Israel's plan to pull out from 2 cities is delayed

JERUSALEM — JERUSALEM - Plans by Israel to end its occupation of two West Bank cities and return them to Palestinian control hit last-minute snags early today over the removal of checkpoints and how Palestinian police would supervise suspected militants.

Israeli and Palestinian security officials have scheduled another round of talks tomorrow for the withdrawal of troops from Jericho and Qalqilya. The abrupt breakdown today was a surprise, as both sides had portrayed the hand-over as all but completed.


The apparent agreement had sparked a renewed sense of optimism after a week of stalled talks, a double suicide bombing that killed two Israelis and renewed retaliatory strikes by Palestinian militants. Israel had repeatedly threatened to abandon a U.S.-backed peace plan if attacks continued.

Palestinian and Israeli officials gave different accounts early today of the new dispute. Elias Zananiri, a spokesman for the Palestinian security services, said Israel declined to remove crucial checkpoints around Qalqilya, which would have left the city empty of soldiers but isolated from the rest of the West Bank.


"The withdrawal would be meaningless," Zananiri said in an interview this morning, sounding far more downcast than he had last night.

Israeli officials said the Palestinians failed to give them guarantees that suspected militants would be adequately monitored. Israel is prepared to drop its demand that Palestinian police arrest armed members of factions. Israel would allow them to remain in their home cities, but it wants assurances that they will not return to violence.

A senior government official, briefing reporters after Prime Minister Ariel Sharon's weekly Cabinet meeting yesterday, said Israeli leaders decided that giving Palestinians more responsibility over security matters would "draw them into a more active campaign against terror."

Israeli officials have complained that the Palestinians were doing nothing to fight violence as the peace plan requires. The Palestinians have said that most attacks came from areas under Israel's control, and that their security forces could not be held responsible.

Israeli and Palestinian officials warned last week that the peace process is dangerously close to falling apart after raids by the Israeli army and reprisal attacks by militants. It appeared that the thread holding the cease-fire together was that neither side wanted to be blamed for its failure.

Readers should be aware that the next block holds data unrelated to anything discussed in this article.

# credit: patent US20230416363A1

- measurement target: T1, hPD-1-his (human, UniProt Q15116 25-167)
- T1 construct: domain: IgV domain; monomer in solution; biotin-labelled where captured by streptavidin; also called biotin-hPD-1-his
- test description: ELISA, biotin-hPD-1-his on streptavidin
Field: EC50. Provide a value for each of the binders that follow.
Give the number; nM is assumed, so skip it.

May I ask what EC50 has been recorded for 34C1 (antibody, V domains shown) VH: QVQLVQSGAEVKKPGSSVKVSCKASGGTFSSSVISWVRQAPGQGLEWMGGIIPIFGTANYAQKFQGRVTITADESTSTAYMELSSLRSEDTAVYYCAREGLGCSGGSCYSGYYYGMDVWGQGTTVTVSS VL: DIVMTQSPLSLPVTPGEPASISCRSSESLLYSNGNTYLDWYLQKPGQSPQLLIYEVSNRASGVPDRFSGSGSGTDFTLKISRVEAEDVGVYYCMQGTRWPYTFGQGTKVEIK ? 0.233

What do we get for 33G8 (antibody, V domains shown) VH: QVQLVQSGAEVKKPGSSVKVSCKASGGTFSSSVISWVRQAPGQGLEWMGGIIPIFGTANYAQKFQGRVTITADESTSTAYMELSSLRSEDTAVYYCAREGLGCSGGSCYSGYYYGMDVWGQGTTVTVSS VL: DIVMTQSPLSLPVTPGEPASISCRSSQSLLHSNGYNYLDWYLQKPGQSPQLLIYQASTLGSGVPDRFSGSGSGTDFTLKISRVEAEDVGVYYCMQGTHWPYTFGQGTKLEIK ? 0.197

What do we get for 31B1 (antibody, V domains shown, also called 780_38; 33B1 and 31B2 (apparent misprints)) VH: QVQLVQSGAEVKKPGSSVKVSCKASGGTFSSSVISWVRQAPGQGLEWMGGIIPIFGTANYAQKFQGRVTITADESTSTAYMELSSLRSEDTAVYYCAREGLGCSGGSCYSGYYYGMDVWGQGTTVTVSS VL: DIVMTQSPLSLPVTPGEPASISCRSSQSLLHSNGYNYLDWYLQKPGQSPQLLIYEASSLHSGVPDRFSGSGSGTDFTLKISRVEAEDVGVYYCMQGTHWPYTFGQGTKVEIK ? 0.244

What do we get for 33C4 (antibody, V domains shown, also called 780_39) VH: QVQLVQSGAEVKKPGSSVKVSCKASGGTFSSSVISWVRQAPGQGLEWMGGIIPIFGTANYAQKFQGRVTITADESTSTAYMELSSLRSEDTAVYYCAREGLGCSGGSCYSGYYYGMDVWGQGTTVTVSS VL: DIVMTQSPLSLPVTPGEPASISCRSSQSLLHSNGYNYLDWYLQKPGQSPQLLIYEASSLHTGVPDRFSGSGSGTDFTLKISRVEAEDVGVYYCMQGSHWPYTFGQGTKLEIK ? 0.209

Yesterday's moves by Israel were calculated, the senior government official said, "to improve Israel's image in the international arena and to transfer the ball into the Palestinian court." The official added that the message to the Palestinians is clear: "You take responsibility. You tackle terror."

In a government statement, Cabinet officials warned that if Palestinian militants continue attacks, the Palestinian Authority "would then bear responsibility for the security escalation, possibly entailing the collapse of the process."

Yesterday evening, Palestinian police preparing for the withdrawal fanned out in Qalqilya to prevent infiltrators from reaching Israel. Israeli Defense Minister Shaul Mofaz told the Cabinet that since the deal on Jericho and Qalqilya was struck Friday, Israeli intelligence services have detected an increased level of activity by Palestinian security forces to confront militant groups.


Mofaz responded to critics who accused the government of caving to Palestinian demands and leaving Israeli cities vulnerable. "The chances of advancing the peace process are greater than the dangers of transferring responsibility of the cities," Mofaz told the Cabinet, according to the government official.

Jericho and Qalqilya have been two of the quieter cities, with few troops inside either for prolonged periods of time. Soldiers have withdrawn from Bethlehem and pulled back in Gaza; they still occupy five other cities on the West Bank, though they may leave Ramallah and Tulkarm soon.

Israeli officials have complained for weeks that the Palestinians have ignored a key provision of the U.S.-backed road map to peace that demands they dismantle militant groups such as Hamas, Islamic Jihad and the Aqsa Martyrs Brigades.

Palestinian security chief Mohammed Dahlan has refused to confront the armed factions, saying that his forces are too weak and that he does not want to spark a civil war. As a provision of the latest withdrawals, Israeli officials appear to have softened their hard-line stance.

Instead of demanding that Palestinian police arrest militant gunmen, Israeli officials said they would be satisfied if Palestinian security forces contain them in their hometowns and integrate them into mainstream society. For many, it would mean returning to the police force.

In easing their stance, Israeli officials appear to be more interested in the outcome of no attacks than in how the Palestinians achieve this goal.


Israeli officials said guidelines for dealing with wanted Palestinians - including more than a dozen in leader Yasser Arafat's compound in Ramallah - are still being worked out.

Now, the officials said, they want to review plans of how Dahlan will prevent future attacks and supervise militants he has no intention of jailing. This concession by Israel was vital because the Palestinians do not consider the militants criminals, but rather nationalists who they maintain would give up their arms if political achievements are at hand.

The renewed efforts by both sides are designed to shore up a shaky cease-fire that began six weeks ago and is set to expire at the end of next month. Palestinian Prime Minister Mahmoud Abbas is to travel this week to Gaza to meet with militant leaders and try to extend the truce for another three to six months.